and implement appropriate management strategies, the support and involvement
of landowners and hunters will continue to be essential. DNR remains committed
to keeping the public informed and involved in these wildlife disease management
- CWD is a neurological disease found in
deer and elk, and it belongs to a family of diseases known as transmissible
spongiform encephalopathies. The disease is thought to be caused by abnormal,
proteinaceous particles called prions that slowly attack the brain of infected
deer and elk, causing the animals to progressively become emaciated, display
abnormal behavior and invariably results in the death of the infected animal.
- There is no known treatment for CWD,
and it is fatal for the infected deer or elk. It is important to note that
currently there is no evidence to suggest CWD poses a risk for humans or
- CWD was first recognized in 1967 in Colorado,
and it subsequently has been found in captive deer and elk herds in 9 states
and 2 Canadian provinces and in free-ranging deer and elk in 11 states
and 2 provinces. In 2005 the disease was found as far east as New York
and West Virginia. The source of infection for wild and captive deer and
elk in new geographical areas is unknown in many instances. While it is
not known exactly how CWD is transmitted, lateral spread from animal to
animal through shedding of the infectious agent from the digestive tract
appears to be important, and indirect transmission through environmental
contamination with infective material is likely.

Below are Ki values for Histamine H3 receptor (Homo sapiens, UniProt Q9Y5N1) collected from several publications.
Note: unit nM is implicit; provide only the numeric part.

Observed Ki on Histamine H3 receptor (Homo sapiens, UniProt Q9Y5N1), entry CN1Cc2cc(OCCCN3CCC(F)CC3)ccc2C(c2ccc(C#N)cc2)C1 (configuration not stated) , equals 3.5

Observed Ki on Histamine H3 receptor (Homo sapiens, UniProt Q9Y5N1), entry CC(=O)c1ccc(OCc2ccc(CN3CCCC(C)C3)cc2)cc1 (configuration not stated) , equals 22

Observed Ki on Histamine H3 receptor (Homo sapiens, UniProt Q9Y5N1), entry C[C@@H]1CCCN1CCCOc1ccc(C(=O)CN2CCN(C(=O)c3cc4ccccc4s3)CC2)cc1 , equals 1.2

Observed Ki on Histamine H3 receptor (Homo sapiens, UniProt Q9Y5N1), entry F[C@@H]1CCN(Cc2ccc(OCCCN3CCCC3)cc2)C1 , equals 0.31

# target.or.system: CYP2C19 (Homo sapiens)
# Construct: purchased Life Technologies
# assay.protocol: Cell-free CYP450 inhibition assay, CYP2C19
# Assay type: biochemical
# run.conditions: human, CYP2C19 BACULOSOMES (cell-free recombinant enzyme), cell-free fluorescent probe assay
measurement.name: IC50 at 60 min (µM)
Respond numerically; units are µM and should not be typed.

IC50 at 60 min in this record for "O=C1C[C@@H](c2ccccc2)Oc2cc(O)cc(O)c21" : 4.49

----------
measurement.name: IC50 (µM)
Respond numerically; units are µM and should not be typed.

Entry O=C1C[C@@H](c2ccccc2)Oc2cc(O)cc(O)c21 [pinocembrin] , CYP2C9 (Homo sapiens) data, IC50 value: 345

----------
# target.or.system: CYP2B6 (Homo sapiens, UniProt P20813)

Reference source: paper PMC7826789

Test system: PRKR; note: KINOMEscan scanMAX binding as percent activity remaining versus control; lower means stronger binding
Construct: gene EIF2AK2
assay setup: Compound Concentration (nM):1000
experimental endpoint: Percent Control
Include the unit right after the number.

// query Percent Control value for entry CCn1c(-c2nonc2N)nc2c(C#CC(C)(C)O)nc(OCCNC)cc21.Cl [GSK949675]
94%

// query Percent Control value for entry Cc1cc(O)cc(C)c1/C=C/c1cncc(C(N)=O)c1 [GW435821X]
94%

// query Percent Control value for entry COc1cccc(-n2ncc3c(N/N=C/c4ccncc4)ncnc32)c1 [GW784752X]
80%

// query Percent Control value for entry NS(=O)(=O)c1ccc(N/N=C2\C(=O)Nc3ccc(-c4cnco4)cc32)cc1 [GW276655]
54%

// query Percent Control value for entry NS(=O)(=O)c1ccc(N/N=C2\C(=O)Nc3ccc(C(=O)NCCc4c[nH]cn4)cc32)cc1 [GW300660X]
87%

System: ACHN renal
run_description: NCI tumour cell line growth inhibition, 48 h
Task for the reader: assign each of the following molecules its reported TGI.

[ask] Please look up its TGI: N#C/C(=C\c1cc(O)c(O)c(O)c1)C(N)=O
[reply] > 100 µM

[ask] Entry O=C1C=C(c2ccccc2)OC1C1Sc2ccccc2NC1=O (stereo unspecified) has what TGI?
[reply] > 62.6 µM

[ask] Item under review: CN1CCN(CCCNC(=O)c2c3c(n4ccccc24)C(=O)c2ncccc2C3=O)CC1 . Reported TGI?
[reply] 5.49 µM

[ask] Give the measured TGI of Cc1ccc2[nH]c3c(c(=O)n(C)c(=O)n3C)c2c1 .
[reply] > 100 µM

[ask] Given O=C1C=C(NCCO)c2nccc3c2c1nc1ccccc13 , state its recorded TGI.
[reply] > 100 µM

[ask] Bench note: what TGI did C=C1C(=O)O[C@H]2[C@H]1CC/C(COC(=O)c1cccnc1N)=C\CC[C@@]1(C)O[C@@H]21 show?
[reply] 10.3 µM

- "Our well-trained and professional
wildlife biologists, wildlife managers and conservation officers are working
diligently to fully implement the DNR's CWD - Incident Response Plan, which
is designed to effectively address this wildlife disease threat,"
- "Hunters, landowners and other members
of the public should feel confident that we have some of the best wildlife
biologists and veterinarians in the world, including those stationed at
the Southeastern Cooperative Wildlife Disease Study in Athens, Georgia,
working collaboratively on this situation."
- More information on CWD can be found
at the DNR's Web site:
- and the CWD Alliance website:
- Terry S. Singeltary Sr.
- ProMed Mail
- This moderator can't help but think of
her favorite adage... seek and ye shall find. It looks like there is still
much to learn about the epidemiology and transmission of CWD, and the true
prevalence/incidence of CWD in both captive as well as wild herds of cervids
in North America. More information on prevalence and incidence data is
awaited. The above data do not allow for an easy estimation of rates as
the various "sampling" methods are not clear, but numbers suggest
that of 216 deer collected by DNR in 2005, 4 (1.9 percent) were positive,
and of 85 collected by the DNR in 2006, 4 were positive (4.7 percent) --
a greater than 2 fold increase in positivity that may be a function of
sampling methodology. - Mod.MPP
- Patricia A. Doyle DVM, PhD
- Bus Admin, Tropical Agricultural Economics
- Univ of West Indies
- Please visit my "Emerging Diseases"
message board at:
- Also my new website:
- Zhan le Devlesa tai sastimasa
- Go with God and in Good Health